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As Cambridge Builds And Builds, City Seeks Hike In Affordable Housing Fees06:51
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Cambridge City Councilor Denise Simmons is pushing a hike in the city's linkage fees, which go toward an affordable housing trust. (Robin Lubbock/WBUR)MoreCloseclosemore
Cambridge City Councilor Denise Simmons is pushing a hike in the city's linkage fees, which go toward an affordable housing trust. (Robin Lubbock/WBUR)

Construction is all over the area this summer, and one of the major projects is a redevelopment of Kendall Square in Cambridge.

And just this week, MIT announced plans for even more: a $1.2 billion research, business and housing proposal.

MIT Provost Marty Schmidt says the idea is to meet both the needs of the institute and the Kendall Square community.

"This activity is really to strengthen the Kendall ecosystem, create a much greater sense of place and a much greater gateway to the campus and, along the way, add vibrant retail and housing," Schmidt said.

Part of the MIT plan might also involve developing the 14-acre site of the federal Volpe National Transportation Systems Center.

The federal Volpe National Transportation Systems Center (Robin Lubbock/WBUR)
The federal Volpe National Transportation Systems Center (Robin Lubbock/WBUR)

But with the development boom come higher costs, especially for housing. The average rent of an apartment in Cambridge is currently about $2,500 a month.

City officials are taking steps to try to protect affordable housing. The City Council is expected to vote next month on a plan to triple the linkage fees that developers pay -- fees that go toward an affordable housing trust. The plan would raise the fees immediately from $4.58 a square foot to $12.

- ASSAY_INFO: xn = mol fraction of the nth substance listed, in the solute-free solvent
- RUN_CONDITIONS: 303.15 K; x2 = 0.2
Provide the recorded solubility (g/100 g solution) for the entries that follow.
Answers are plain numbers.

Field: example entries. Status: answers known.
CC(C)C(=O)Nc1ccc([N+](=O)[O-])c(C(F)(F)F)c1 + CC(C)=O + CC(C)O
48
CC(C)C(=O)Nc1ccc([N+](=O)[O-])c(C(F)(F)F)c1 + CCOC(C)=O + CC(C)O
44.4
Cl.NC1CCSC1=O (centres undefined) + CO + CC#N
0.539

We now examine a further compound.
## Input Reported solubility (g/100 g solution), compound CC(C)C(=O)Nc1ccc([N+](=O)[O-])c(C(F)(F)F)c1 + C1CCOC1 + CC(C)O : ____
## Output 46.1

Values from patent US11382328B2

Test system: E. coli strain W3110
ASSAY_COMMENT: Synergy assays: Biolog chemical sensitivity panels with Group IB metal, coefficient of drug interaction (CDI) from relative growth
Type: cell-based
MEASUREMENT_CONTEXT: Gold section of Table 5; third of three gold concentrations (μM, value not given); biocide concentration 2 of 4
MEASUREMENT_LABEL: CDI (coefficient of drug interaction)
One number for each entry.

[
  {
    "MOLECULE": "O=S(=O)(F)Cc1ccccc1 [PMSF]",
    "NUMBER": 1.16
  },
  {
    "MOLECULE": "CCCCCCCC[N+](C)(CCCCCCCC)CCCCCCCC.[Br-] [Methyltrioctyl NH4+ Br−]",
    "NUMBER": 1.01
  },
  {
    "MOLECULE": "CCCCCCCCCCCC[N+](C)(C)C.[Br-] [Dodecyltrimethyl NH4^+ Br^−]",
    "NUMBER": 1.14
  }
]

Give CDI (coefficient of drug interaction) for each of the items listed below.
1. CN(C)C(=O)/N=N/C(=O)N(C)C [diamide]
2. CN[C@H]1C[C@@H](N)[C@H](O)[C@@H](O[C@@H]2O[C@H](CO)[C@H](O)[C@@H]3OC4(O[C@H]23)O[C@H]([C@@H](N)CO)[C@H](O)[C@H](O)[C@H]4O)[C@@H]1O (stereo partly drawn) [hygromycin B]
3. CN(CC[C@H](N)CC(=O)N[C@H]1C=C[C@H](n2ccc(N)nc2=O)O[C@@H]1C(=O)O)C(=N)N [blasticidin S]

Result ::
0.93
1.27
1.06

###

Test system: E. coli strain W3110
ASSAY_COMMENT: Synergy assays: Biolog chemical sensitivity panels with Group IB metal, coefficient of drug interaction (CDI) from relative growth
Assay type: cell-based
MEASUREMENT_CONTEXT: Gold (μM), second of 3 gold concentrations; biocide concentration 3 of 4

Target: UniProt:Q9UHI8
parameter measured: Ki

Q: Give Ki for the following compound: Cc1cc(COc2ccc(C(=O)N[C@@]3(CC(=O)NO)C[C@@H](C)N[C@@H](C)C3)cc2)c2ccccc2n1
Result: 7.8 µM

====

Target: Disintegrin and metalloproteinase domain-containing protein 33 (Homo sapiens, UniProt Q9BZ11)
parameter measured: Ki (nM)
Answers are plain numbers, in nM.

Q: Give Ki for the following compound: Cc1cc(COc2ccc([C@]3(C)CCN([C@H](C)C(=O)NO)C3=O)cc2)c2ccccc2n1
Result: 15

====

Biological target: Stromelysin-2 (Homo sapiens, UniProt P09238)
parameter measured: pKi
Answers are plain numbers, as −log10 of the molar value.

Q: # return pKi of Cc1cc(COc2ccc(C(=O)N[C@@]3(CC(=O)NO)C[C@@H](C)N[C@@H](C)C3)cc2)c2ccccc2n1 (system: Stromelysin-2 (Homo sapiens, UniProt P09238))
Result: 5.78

Denise Simmons, one of the city councilors pushing the hike in linkage fees, said Cambridge's residents should "gain some benefit from [developments'] presence here, their longtime presence in our city. ... We want the innovation, but we also have to live with the innovation."

She said the plan to raise linkage fees wouldn't scare away developers.

Simmons, who spoke with us next to a construction site, added: "What makes Cambridge so special is its diversity, its cultural and its economic diversity. That will not maintain itself without deliberate action."

Click the audio player atop this post for the full conversation with Simmons.

This segment aired on July 31, 2015.

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